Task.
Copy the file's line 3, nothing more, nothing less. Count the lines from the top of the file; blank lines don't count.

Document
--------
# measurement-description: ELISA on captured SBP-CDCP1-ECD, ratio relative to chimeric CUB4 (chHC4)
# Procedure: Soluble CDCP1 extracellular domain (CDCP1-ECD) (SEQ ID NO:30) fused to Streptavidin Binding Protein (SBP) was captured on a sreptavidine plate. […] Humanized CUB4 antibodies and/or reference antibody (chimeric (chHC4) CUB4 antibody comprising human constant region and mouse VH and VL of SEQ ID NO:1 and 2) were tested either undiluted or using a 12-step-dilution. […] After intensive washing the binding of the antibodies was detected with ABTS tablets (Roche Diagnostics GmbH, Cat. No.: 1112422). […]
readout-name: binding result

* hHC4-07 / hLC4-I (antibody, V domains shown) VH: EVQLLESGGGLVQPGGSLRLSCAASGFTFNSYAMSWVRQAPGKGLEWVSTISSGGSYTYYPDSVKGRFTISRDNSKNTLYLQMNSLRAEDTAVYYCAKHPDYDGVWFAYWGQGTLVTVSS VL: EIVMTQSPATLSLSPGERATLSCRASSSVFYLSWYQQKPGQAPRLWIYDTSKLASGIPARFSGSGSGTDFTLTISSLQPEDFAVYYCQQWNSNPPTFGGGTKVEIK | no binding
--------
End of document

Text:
readout-name: binding result